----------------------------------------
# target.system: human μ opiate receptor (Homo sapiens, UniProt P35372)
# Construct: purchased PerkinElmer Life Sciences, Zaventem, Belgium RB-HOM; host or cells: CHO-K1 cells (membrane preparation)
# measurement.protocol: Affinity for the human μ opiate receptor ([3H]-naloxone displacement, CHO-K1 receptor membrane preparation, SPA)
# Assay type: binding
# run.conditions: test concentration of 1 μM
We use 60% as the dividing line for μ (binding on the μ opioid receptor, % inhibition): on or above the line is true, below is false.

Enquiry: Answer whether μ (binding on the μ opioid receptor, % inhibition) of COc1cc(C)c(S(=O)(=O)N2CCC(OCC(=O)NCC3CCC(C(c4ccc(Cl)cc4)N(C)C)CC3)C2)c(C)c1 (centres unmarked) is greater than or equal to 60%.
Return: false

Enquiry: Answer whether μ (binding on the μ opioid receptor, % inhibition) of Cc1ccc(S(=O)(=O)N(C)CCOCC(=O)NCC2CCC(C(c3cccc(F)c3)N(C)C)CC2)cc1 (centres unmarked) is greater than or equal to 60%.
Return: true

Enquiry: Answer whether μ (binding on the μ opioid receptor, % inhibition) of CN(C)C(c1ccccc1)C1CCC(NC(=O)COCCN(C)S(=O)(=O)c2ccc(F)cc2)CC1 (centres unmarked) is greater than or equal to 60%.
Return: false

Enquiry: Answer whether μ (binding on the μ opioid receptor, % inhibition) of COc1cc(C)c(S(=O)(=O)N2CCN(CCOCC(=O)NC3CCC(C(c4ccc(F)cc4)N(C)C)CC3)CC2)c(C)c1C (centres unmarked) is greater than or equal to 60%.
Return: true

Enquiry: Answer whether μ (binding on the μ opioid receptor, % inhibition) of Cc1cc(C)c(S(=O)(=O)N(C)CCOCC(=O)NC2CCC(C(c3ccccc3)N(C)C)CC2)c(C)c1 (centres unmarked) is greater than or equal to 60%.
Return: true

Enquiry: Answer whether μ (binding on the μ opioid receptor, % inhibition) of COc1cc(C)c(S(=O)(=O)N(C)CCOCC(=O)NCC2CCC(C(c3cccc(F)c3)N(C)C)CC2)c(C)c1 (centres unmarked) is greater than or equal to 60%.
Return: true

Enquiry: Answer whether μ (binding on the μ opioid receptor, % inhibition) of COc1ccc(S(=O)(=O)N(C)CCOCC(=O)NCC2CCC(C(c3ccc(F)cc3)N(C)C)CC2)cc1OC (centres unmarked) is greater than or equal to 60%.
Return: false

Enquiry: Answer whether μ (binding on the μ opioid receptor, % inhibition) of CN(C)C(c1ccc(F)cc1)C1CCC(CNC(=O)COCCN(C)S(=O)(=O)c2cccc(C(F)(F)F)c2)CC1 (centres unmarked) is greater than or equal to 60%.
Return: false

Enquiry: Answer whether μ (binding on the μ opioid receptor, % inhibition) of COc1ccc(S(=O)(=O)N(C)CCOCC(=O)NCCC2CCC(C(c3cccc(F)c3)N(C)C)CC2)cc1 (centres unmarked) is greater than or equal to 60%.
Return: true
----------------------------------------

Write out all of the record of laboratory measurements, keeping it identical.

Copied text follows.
# target.system: human μ opiate receptor (Homo sapiens, UniProt P35372)
# Construct: purchased PerkinElmer Life Sciences, Zaventem, Belgium RB-HOM; host or cells: CHO-K1 cells (membrane preparation)
# measurement.protocol: Affinity for the human μ opiate receptor ([3H]-naloxone displacement, CHO-K1 receptor membrane preparation, SPA)
# Assay type: binding
# run.conditions: test concentration of 1 μM
We use 60% as the dividing line for μ (binding on the μ opioid receptor, % inhibition): on or above the line is true, below is false.

Enquiry: Answer whether μ (binding on the μ opioid receptor, % inhibition) of COc1cc(C)c(S(=O)(=O)N2CCC(OCC(=O)NCC3CCC(C(c4ccc(Cl)cc4)N(C)C)CC3)C2)c(C)c1 (centres unmarked) is greater than or equal to 60%.
Return: false

Enquiry: Answer whether μ (binding on the μ opioid receptor, % inhibition) of Cc1ccc(S(=O)(=O)N(C)CCOCC(=O)NCC2CCC(C(c3cccc(F)c3)N(C)C)CC2)cc1 (centres unmarked) is greater than or equal to 60%.
Return: true

Enquiry: Answer whether μ (binding on the μ opioid receptor, % inhibition) of CN(C)C(c1ccccc1)C1CCC(NC(=O)COCCN(C)S(=O)(=O)c2ccc(F)cc2)CC1 (centres unmarked) is greater than or equal to 60%.
Return: false

Enquiry: Answer whether μ (binding on the μ opioid receptor, % inhibition) of COc1cc(C)c(S(=O)(=O)N2CCN(CCOCC(=O)NC3CCC(C(c4ccc(F)cc4)N(C)C)CC3)CC2)c(C)c1C (centres unmarked) is greater than or equal to 60%.
Return: true

Enquiry: Answer whether μ (binding on the μ opioid receptor, % inhibition) of Cc1cc(C)c(S(=O)(=O)N(C)CCOCC(=O)NC2CCC(C(c3ccccc3)N(C)C)CC2)c(C)c1 (centres unmarked) is greater than or equal to 60%.
Return: true

Enquiry: Answer whether μ (binding on the μ opioid receptor, % inhibition) of COc1cc(C)c(S(=O)(=O)N(C)CCOCC(=O)NCC2CCC(C(c3cccc(F)c3)N(C)C)CC2)c(C)c1 (centres unmarked) is greater than or equal to 60%.
Return: true

Enquiry: Answer whether μ (binding on the μ opioid receptor, % inhibition) of COc1ccc(S(=O)(=O)N(C)CCOCC(=O)NCC2CCC(C(c3ccc(F)cc3)N(C)C)CC2)cc1OC (centres unmarked) is greater than or equal to 60%.
Return: false

Enquiry: Answer whether μ (binding on the μ opioid receptor, % inhibition) of CN(C)C(c1ccc(F)cc1)C1CCC(CNC(=O)COCCN(C)S(=O)(=O)c2cccc(C(F)(F)F)c2)CC1 (centres unmarked) is greater than or equal to 60%.
Return: false

Enquiry: Answer whether μ (binding on the μ opioid receptor, % inhibition) of COc1ccc(S(=O)(=O)N(C)CCOCC(=O)NCCC2CCC(C(c3cccc(F)c3)N(C)C)CC2)cc1 (centres unmarked) is greater than or equal to 60%.
Return: true